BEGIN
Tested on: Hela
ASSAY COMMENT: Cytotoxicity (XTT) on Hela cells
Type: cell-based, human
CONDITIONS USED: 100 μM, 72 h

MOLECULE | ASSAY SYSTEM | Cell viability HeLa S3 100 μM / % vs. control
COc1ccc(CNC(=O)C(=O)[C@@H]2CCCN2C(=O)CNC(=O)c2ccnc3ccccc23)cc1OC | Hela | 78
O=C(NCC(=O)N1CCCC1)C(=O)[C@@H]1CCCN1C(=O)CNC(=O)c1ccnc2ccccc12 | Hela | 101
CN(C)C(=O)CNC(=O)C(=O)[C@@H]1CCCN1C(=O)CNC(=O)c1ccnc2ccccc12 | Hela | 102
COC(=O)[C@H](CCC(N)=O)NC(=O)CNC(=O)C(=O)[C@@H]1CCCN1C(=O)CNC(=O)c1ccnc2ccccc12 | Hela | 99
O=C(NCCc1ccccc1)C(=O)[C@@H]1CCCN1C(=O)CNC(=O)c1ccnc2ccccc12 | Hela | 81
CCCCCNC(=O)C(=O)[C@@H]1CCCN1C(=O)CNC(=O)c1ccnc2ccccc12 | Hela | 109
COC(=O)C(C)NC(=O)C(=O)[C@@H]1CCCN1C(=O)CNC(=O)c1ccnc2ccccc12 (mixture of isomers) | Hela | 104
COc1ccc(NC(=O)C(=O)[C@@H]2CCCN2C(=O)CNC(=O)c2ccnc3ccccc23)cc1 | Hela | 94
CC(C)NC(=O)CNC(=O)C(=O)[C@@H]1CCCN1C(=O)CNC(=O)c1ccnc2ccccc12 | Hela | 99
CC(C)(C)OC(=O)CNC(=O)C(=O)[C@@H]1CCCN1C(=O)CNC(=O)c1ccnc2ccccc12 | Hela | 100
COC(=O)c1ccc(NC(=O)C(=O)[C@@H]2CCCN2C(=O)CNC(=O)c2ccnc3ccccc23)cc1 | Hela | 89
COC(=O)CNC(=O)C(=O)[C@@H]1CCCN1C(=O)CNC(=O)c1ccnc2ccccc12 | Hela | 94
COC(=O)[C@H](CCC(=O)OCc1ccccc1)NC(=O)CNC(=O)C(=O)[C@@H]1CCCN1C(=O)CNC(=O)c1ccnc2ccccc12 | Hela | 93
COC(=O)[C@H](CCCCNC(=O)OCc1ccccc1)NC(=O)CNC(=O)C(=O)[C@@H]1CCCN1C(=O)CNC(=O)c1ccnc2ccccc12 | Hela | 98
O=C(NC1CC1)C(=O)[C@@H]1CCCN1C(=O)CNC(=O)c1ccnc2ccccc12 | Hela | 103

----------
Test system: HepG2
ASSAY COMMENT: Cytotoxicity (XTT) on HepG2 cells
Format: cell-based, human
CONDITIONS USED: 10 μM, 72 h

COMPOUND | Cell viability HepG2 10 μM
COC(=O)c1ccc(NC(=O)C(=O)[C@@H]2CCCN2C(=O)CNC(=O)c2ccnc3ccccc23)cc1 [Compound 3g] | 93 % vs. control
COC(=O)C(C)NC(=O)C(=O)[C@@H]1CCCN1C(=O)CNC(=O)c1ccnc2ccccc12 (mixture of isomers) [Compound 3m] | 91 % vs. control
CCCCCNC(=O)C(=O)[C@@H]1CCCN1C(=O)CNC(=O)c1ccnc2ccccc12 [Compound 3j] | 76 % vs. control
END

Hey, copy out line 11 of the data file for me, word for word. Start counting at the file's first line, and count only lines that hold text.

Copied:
CCCCCNC(=O)C(=O)[C@@H]1CCCN1C(=O)CNC(=O)c1ccnc2ccccc12 | Hela | 109